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June 12, 2023
3 Min Read
A few weeks back, after reading my column on Star Wars Lessons from Medtech, my husband turned to me and asked, "Why don't your columns ever end?"
Ouch. Talk about an ego check.
It was a fair question though. It made me realize that, after 20 years of mostly hard news writing, I've become accustomed to just giving readers the 5 Ws (who, what, where, when, and why) and calling it a day. But in commentary, the ending needs to do more heavy lifting. The reader should be left with a sense of satisfaction in having gained some value from reading the piece in its entirety.
Sometimes you need to take a hard look in the mirror in order to grow. In the business world, this reflection tends to come from a SWOT analysis (strengths, weaknesses, opportunities, threats). And while I suspect most medtech companies are familiar with this strategy, the industry could gain a lot from being more transparent about its own vulnerabilities. That's not always easy in a highly regulated field where there's an underlying fear that showing any sort of weakness will bring unwanted FDA attention.
Every now and then, however, a company will surprise me. The most recent case in point comes from Medtronic.
Speaking at Cowen and Company's annual healthcare conference in March, Medtronic CFO Karen Parkhill admitted that medtech has not historically been best-in-class manufacturing and supply chain operators. It was refreshing to hear such candidness from one of the industry's top executives.
And she's right, of course. One of the most painful lessons from the pandemic was the awareness of how many weak links are in the global supply chain, especially in medtech. Before COVID-19, many large OEMs were shockingly blind to their supply chain. They didn't even know, in some cases, exactly who was in their supply chain at every level.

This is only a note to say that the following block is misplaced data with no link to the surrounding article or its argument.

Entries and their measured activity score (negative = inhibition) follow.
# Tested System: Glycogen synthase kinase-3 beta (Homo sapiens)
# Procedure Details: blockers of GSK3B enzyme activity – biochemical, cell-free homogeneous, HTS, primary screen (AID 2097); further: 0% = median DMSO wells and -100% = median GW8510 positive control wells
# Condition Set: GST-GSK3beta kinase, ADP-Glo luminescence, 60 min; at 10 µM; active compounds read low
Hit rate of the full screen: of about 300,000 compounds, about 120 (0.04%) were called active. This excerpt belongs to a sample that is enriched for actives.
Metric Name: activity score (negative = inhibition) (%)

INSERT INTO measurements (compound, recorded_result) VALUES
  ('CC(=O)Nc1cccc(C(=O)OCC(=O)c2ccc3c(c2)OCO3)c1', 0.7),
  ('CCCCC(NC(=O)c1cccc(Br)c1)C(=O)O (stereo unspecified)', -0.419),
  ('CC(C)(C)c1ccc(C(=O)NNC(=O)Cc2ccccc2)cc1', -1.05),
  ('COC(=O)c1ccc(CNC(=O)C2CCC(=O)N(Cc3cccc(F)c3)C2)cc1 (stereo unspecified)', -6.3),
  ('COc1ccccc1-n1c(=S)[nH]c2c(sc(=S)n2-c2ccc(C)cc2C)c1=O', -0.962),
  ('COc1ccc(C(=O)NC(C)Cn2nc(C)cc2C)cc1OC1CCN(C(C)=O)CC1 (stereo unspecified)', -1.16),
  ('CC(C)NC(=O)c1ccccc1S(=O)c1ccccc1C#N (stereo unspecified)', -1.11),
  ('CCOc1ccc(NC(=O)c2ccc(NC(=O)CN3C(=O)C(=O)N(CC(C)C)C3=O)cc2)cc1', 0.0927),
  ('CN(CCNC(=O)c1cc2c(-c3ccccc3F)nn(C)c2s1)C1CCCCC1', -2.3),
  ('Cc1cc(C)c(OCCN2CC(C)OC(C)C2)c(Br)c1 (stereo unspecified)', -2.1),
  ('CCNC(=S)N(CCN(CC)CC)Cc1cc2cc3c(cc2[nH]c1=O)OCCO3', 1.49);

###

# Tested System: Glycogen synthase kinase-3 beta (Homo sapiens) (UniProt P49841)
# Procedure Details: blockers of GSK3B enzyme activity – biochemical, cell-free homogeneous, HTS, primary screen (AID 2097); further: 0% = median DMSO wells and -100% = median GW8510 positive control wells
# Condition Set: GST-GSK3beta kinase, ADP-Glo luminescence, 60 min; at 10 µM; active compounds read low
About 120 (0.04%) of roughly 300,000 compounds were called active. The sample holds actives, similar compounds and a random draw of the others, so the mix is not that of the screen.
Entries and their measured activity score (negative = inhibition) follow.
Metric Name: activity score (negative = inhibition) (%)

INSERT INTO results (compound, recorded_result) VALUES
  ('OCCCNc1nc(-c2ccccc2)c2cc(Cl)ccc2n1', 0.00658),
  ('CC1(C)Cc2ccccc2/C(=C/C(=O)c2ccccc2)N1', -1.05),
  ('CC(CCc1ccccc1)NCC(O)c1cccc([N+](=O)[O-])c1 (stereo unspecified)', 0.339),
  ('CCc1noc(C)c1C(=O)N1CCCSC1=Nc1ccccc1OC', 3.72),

Medtronic's manufacturing and supply chain operations used to be very decentralized, Parkhill told Cowen and Company's Josh Jennings during the event.
"We had nine different and distinct supply chain groups," she said. "We had four different and distinct manufacturing groups, and we've now consolidated that into one each. And we brought in place new leadership from outside of our industry in ops and supply chain."
It didn't escape me that she said this new expertise came from outside of the industry, which makes sense if the company truly wants to drive change.
"We think it's going to be a competitive advantage going forward," Parkhill said. "But we're still in the early innings of that transformation."
Medtronic's new ops leadership has put in place better systems and tools to help the company better forecast both supply and demand planning, she said. The company also plans to further consolidate its supply chain.
"During the supply chain impacts that hurt us and many other companies out there, it was very visible to us that we had way too many suppliers," Parkhill said.
How many suppliers is too many for a company of Medtronic's size and scope? Before the pandemic, Medtronic had more than 1,900 suppliers.
"And so, as we consolidate our suppliers, we're going to become even more important to them," Parkhill said. "We're going to expect them to invest and innovate with and for us, and I think that's going to help us a lot going forward."
Her acknowledgment of these weaknesses and the steps being taken to address them are a breath of fresh air in an industry that often shies away from exposing vulnerabilities. As the world's largest medical device company, Medtronic has a responsibility to act as a role model for its peers, which makes this type of transparency all the more important. It also keeps Medtronic accountable for seeing this transformation through, much like my story at the beginning of this column keeps me accountable for ensuring that you are left with a satisfying end.
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